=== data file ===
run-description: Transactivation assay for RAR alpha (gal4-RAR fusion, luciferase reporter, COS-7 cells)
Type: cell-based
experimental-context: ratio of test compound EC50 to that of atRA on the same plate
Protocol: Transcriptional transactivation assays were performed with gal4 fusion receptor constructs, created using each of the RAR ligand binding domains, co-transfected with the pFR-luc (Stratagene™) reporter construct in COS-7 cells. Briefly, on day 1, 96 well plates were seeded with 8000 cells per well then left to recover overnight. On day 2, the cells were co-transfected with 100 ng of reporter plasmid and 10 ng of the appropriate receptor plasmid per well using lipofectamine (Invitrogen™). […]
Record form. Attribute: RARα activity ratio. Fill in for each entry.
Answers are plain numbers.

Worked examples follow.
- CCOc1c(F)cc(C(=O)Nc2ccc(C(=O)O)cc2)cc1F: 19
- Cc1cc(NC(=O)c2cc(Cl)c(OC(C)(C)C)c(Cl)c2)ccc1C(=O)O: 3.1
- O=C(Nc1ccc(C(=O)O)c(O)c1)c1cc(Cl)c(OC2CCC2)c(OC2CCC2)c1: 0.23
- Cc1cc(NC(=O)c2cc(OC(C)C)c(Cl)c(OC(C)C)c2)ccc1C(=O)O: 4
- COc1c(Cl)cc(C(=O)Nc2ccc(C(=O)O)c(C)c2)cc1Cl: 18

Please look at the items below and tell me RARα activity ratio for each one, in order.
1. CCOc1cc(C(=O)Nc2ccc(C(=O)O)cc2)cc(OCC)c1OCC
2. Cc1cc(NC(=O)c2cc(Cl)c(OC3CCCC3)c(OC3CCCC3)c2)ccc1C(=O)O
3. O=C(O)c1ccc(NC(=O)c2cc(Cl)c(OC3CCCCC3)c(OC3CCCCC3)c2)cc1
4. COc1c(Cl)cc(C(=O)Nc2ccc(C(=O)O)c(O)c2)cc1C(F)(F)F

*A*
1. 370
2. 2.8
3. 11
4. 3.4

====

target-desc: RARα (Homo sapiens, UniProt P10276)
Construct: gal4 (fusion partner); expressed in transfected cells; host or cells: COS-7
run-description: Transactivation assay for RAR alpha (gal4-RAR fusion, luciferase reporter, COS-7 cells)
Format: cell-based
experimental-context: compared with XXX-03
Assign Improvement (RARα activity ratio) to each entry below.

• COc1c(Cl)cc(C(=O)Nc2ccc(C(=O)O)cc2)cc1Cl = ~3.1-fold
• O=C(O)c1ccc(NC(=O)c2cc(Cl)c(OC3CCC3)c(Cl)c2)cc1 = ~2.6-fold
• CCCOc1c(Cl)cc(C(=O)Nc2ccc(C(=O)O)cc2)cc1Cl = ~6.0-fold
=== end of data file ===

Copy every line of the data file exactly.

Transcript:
run-description: Transactivation assay for RAR alpha (gal4-RAR fusion, luciferase reporter, COS-7 cells)
Type: cell-based
experimental-context: ratio of test compound EC50 to that of atRA on the same plate
Protocol: Transcriptional transactivation assays were performed with gal4 fusion receptor constructs, created using each of the RAR ligand binding domains, co-transfected with the pFR-luc (Stratagene™) reporter construct in COS-7 cells. Briefly, on day 1, 96 well plates were seeded with 8000 cells per well then left to recover overnight. On day 2, the cells were co-transfected with 100 ng of reporter plasmid and 10 ng of the appropriate receptor plasmid per well using lipofectamine (Invitrogen™). […]
Record form. Attribute: RARα activity ratio. Fill in for each entry.
Answers are plain numbers.

Worked examples follow.
- CCOc1c(F)cc(C(=O)Nc2ccc(C(=O)O)cc2)cc1F: 19
- Cc1cc(NC(=O)c2cc(Cl)c(OC(C)(C)C)c(Cl)c2)ccc1C(=O)O: 3.1
- O=C(Nc1ccc(C(=O)O)c(O)c1)c1cc(Cl)c(OC2CCC2)c(OC2CCC2)c1: 0.23
- Cc1cc(NC(=O)c2cc(OC(C)C)c(Cl)c(OC(C)C)c2)ccc1C(=O)O: 4
- COc1c(Cl)cc(C(=O)Nc2ccc(C(=O)O)c(C)c2)cc1Cl: 18

Please look at the items below and tell me RARα activity ratio for each one, in order.
1. CCOc1cc(C(=O)Nc2ccc(C(=O)O)cc2)cc(OCC)c1OCC
2. Cc1cc(NC(=O)c2cc(Cl)c(OC3CCCC3)c(OC3CCCC3)c2)ccc1C(=O)O
3. O=C(O)c1ccc(NC(=O)c2cc(Cl)c(OC3CCCCC3)c(OC3CCCCC3)c2)cc1
4. COc1c(Cl)cc(C(=O)Nc2ccc(C(=O)O)c(O)c2)cc1C(F)(F)F

*A*
1. 370
2. 2.8
3. 11
4. 3.4

====

target-desc: RARα (Homo sapiens, UniProt P10276)
Construct: gal4 (fusion partner); expressed in transfected cells; host or cells: COS-7
run-description: Transactivation assay for RAR alpha (gal4-RAR fusion, luciferase reporter, COS-7 cells)
Format: cell-based
experimental-context: compared with XXX-03
Assign Improvement (RARα activity ratio) to each entry below.

• COc1c(Cl)cc(C(=O)Nc2ccc(C(=O)O)cc2)cc1Cl = ~3.1-fold
• O=C(O)c1ccc(NC(=O)c2cc(Cl)c(OC3CCC3)c(Cl)c2)cc1 = ~2.6-fold
• CCCOc1c(Cl)cc(C(=O)Nc2ccc(C(=O)O)cc2)cc1Cl = ~6.0-fold